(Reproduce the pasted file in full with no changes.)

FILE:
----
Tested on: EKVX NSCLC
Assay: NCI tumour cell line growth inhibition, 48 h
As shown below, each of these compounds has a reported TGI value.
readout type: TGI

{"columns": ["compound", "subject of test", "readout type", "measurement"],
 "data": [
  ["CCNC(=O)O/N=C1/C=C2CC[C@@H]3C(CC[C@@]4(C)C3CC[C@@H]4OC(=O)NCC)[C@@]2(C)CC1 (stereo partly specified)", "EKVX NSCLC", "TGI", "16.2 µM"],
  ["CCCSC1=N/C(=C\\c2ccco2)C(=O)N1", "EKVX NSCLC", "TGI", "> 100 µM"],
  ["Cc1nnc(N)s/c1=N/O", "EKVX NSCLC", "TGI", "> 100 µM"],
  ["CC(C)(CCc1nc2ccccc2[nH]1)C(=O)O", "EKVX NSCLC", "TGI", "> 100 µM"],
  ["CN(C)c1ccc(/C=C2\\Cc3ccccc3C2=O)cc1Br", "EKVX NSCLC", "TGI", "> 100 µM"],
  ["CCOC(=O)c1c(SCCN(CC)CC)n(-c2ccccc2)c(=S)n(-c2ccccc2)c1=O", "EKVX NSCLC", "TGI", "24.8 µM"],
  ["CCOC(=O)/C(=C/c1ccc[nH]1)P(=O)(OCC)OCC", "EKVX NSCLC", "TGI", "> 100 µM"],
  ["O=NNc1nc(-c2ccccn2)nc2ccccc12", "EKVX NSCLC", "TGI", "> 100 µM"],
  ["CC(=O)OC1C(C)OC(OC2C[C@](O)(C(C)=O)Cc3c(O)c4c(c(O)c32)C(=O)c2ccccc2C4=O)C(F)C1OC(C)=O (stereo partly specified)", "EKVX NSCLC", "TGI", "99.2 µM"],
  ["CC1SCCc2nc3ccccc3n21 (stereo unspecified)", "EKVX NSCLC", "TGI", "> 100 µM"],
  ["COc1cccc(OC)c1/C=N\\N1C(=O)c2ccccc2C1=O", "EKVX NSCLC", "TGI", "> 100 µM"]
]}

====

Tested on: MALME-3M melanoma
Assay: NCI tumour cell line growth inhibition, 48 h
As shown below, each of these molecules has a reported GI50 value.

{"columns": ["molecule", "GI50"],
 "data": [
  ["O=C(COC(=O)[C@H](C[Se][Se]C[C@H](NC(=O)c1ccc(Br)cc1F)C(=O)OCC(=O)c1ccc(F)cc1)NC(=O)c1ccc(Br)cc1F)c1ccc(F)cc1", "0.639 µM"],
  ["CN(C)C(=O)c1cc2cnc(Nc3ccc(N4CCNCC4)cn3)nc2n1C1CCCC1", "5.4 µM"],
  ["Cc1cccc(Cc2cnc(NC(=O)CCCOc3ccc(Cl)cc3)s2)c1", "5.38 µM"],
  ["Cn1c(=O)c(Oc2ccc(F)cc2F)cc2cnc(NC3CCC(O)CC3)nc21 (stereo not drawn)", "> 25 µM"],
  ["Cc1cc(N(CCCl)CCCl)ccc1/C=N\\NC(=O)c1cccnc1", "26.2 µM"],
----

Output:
Tested on: EKVX NSCLC
Assay: NCI tumour cell line growth inhibition, 48 h
As shown below, each of these compounds has a reported TGI value.
readout type: TGI

{"columns": ["compound", "subject of test", "readout type", "measurement"],
 "data": [
  ["CCNC(=O)O/N=C1/C=C2CC[C@@H]3C(CC[C@@]4(C)C3CC[C@@H]4OC(=O)NCC)[C@@]2(C)CC1 (stereo partly specified)", "EKVX NSCLC", "TGI", "16.2 µM"],
  ["CCCSC1=N/C(=C\\c2ccco2)C(=O)N1", "EKVX NSCLC", "TGI", "> 100 µM"],
  ["Cc1nnc(N)s/c1=N/O", "EKVX NSCLC", "TGI", "> 100 µM"],
  ["CC(C)(CCc1nc2ccccc2[nH]1)C(=O)O", "EKVX NSCLC", "TGI", "> 100 µM"],
  ["CN(C)c1ccc(/C=C2\\Cc3ccccc3C2=O)cc1Br", "EKVX NSCLC", "TGI", "> 100 µM"],
  ["CCOC(=O)c1c(SCCN(CC)CC)n(-c2ccccc2)c(=S)n(-c2ccccc2)c1=O", "EKVX NSCLC", "TGI", "24.8 µM"],
  ["CCOC(=O)/C(=C/c1ccc[nH]1)P(=O)(OCC)OCC", "EKVX NSCLC", "TGI", "> 100 µM"],
  ["O=NNc1nc(-c2ccccn2)nc2ccccc12", "EKVX NSCLC", "TGI", "> 100 µM"],
  ["CC(=O)OC1C(C)OC(OC2C[C@](O)(C(C)=O)Cc3c(O)c4c(c(O)c32)C(=O)c2ccccc2C4=O)C(F)C1OC(C)=O (stereo partly specified)", "EKVX NSCLC", "TGI", "99.2 µM"],
  ["CC1SCCc2nc3ccccc3n21 (stereo unspecified)", "EKVX NSCLC", "TGI", "> 100 µM"],
  ["COc1cccc(OC)c1/C=N\\N1C(=O)c2ccccc2C1=O", "EKVX NSCLC", "TGI", "> 100 µM"]
]}

====

Tested on: MALME-3M melanoma
Assay: NCI tumour cell line growth inhibition, 48 h
As shown below, each of these molecules has a reported GI50 value.

{"columns": ["molecule", "GI50"],
 "data": [
  ["O=C(COC(=O)[C@H](C[Se][Se]C[C@H](NC(=O)c1ccc(Br)cc1F)C(=O)OCC(=O)c1ccc(F)cc1)NC(=O)c1ccc(Br)cc1F)c1ccc(F)cc1", "0.639 µM"],
  ["CN(C)C(=O)c1cc2cnc(Nc3ccc(N4CCNCC4)cn3)nc2n1C1CCCC1", "5.4 µM"],
  ["Cc1cccc(Cc2cnc(NC(=O)CCCOc3ccc(Cl)cc3)s2)c1", "5.38 µM"],
  ["Cn1c(=O)c(Oc2ccc(F)cc2F)cc2cnc(NC3CCC(O)CC3)nc21 (stereo not drawn)", "> 25 µM"],
  ["Cc1cc(N(CCCl)CCCl)ccc1/C=N\\NC(=O)c1cccnc1", "26.2 µM"],